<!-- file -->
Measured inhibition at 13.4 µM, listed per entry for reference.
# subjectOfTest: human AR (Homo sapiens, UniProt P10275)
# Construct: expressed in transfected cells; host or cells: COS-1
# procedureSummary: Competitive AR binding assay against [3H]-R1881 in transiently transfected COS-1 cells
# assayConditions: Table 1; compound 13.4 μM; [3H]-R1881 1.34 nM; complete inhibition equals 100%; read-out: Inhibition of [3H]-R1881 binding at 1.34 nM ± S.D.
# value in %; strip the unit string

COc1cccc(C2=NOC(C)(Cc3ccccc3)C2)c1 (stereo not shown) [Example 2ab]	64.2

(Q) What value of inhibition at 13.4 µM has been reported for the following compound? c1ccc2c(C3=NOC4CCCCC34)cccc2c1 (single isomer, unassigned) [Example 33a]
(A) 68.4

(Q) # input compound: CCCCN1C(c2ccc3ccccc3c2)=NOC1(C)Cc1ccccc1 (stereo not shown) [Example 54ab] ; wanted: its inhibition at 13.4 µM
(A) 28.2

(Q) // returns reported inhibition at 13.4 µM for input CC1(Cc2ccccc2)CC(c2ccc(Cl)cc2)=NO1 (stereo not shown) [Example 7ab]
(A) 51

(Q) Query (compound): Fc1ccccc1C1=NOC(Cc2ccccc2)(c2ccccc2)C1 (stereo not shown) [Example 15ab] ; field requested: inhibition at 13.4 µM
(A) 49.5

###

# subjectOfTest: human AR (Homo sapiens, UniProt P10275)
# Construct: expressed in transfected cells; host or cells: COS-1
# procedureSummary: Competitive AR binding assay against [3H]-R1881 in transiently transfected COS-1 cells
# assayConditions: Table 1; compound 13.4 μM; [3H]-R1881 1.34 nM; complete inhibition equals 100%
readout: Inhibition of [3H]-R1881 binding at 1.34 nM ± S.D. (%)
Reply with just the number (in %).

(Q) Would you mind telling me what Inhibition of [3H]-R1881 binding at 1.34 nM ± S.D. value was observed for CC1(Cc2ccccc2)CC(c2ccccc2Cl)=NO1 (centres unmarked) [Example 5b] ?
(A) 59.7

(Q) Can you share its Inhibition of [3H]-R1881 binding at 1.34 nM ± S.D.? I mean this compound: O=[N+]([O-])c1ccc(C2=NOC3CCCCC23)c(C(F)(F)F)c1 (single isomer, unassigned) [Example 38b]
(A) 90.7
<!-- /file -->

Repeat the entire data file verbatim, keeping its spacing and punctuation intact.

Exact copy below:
Measured inhibition at 13.4 µM, listed per entry for reference.
# subjectOfTest: human AR (Homo sapiens, UniProt P10275)
# Construct: expressed in transfected cells; host or cells: COS-1
# procedureSummary: Competitive AR binding assay against [3H]-R1881 in transiently transfected COS-1 cells
# assayConditions: Table 1; compound 13.4 μM; [3H]-R1881 1.34 nM; complete inhibition equals 100%; read-out: Inhibition of [3H]-R1881 binding at 1.34 nM ± S.D.
# value in %; strip the unit string

COc1cccc(C2=NOC(C)(Cc3ccccc3)C2)c1 (stereo not shown) [Example 2ab]	64.2

(Q) What value of inhibition at 13.4 µM has been reported for the following compound? c1ccc2c(C3=NOC4CCCCC34)cccc2c1 (single isomer, unassigned) [Example 33a]
(A) 68.4

(Q) # input compound: CCCCN1C(c2ccc3ccccc3c2)=NOC1(C)Cc1ccccc1 (stereo not shown) [Example 54ab] ; wanted: its inhibition at 13.4 µM
(A) 28.2

(Q) // returns reported inhibition at 13.4 µM for input CC1(Cc2ccccc2)CC(c2ccc(Cl)cc2)=NO1 (stereo not shown) [Example 7ab]
(A) 51

(Q) Query (compound): Fc1ccccc1C1=NOC(Cc2ccccc2)(c2ccccc2)C1 (stereo not shown) [Example 15ab] ; field requested: inhibition at 13.4 µM
(A) 49.5

###

# subjectOfTest: human AR (Homo sapiens, UniProt P10275)
# Construct: expressed in transfected cells; host or cells: COS-1
# procedureSummary: Competitive AR binding assay against [3H]-R1881 in transiently transfected COS-1 cells
# assayConditions: Table 1; compound 13.4 μM; [3H]-R1881 1.34 nM; complete inhibition equals 100%
readout: Inhibition of [3H]-R1881 binding at 1.34 nM ± S.D. (%)
Reply with just the number (in %).

(Q) Would you mind telling me what Inhibition of [3H]-R1881 binding at 1.34 nM ± S.D. value was observed for CC1(Cc2ccccc2)CC(c2ccccc2Cl)=NO1 (centres unmarked) [Example 5b] ?
(A) 59.7

(Q) Can you share its Inhibition of [3H]-R1881 binding at 1.34 nM ± S.D.? I mean this compound: O=[N+]([O-])c1ccc(C2=NOC3CCCCC23)c(C(F)(F)F)c1 (single isomer, unassigned) [Example 38b]
(A) 90.7